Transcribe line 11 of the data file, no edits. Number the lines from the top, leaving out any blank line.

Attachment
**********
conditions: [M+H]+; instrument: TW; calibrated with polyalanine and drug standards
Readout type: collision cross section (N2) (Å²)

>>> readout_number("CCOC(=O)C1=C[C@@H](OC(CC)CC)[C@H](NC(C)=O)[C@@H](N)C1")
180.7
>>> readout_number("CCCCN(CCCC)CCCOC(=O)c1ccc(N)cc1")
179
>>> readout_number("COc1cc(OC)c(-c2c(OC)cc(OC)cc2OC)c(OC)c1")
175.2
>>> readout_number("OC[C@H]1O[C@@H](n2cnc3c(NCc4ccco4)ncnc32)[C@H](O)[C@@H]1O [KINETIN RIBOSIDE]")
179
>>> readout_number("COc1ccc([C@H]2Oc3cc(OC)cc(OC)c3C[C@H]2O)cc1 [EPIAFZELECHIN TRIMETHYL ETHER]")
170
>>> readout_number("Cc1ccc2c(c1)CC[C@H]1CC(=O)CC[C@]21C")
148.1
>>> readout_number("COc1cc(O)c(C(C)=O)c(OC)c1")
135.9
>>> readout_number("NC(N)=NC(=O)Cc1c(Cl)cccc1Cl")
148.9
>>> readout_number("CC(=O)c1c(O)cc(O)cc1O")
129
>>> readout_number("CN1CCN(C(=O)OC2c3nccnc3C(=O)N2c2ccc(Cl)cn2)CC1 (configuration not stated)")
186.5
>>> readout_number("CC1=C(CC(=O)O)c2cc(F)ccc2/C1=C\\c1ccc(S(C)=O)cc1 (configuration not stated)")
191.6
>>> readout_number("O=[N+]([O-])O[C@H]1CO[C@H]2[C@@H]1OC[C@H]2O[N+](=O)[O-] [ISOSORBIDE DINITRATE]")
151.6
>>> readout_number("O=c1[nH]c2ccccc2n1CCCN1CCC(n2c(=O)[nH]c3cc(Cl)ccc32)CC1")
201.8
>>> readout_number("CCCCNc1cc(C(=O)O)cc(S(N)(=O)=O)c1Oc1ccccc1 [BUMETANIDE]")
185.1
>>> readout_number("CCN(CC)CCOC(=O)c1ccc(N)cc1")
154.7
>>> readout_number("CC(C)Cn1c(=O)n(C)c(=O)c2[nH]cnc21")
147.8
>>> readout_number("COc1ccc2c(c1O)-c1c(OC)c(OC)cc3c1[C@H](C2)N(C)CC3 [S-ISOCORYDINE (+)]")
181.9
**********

>>> readout_number("COc1ccc([C@H]2Oc3cc(OC)cc(OC)c3C[C@H]2O)cc1 [EPIAFZELECHIN TRIMETHYL ETHER]")